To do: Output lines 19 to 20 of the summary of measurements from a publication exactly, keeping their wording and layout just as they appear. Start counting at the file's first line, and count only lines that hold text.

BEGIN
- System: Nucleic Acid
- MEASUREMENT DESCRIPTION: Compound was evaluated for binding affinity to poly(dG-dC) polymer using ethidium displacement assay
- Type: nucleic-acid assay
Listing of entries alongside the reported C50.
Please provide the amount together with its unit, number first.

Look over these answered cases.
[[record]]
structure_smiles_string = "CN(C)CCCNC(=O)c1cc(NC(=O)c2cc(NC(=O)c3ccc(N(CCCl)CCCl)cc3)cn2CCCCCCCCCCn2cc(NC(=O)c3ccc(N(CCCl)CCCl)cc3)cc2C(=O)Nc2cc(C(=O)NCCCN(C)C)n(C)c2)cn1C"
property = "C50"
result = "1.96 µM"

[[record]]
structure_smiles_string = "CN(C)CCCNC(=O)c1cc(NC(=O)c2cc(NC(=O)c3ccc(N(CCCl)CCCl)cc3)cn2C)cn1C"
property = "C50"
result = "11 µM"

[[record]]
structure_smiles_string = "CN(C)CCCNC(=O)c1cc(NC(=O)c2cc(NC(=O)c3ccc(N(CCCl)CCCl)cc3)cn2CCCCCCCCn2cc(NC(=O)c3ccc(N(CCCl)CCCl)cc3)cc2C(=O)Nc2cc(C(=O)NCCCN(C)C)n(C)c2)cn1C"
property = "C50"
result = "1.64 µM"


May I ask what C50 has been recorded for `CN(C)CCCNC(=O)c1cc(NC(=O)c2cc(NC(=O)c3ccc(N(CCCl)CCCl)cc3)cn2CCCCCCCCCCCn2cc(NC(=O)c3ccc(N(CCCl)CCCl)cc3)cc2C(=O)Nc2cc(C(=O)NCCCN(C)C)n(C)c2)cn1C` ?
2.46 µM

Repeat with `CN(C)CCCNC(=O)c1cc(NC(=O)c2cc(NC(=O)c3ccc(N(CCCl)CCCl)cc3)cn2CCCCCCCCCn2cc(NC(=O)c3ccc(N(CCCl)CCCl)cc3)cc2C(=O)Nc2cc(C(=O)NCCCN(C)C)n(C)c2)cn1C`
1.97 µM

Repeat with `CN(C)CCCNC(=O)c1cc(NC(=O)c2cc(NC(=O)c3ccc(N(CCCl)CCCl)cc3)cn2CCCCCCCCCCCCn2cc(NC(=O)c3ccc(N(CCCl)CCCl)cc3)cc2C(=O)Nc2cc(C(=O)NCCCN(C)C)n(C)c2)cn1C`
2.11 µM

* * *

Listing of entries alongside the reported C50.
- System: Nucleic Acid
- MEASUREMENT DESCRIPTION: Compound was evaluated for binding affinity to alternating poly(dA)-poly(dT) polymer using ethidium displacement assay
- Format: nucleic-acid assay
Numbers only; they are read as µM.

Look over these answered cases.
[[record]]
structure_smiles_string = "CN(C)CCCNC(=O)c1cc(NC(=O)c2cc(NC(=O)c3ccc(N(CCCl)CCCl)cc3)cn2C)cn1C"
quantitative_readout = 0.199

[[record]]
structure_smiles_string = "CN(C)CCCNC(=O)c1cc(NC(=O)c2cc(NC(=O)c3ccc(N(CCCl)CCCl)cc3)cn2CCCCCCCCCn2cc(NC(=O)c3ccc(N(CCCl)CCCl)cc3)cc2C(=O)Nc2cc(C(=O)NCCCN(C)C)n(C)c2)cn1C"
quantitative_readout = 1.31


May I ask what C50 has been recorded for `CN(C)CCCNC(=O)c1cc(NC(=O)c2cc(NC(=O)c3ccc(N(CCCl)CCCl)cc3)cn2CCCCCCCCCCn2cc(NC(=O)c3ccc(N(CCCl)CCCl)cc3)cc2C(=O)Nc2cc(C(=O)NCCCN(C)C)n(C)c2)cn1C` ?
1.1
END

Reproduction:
May I ask what C50 has been recorded for `CN(C)CCCNC(=O)c1cc(NC(=O)c2cc(NC(=O)c3ccc(N(CCCl)CCCl)cc3)cn2CCCCCCCCCCCn2cc(NC(=O)c3ccc(N(CCCl)CCCl)cc3)cc2C(=O)Nc2cc(C(=O)NCCCN(C)C)n(C)c2)cn1C` ?
2.46 µM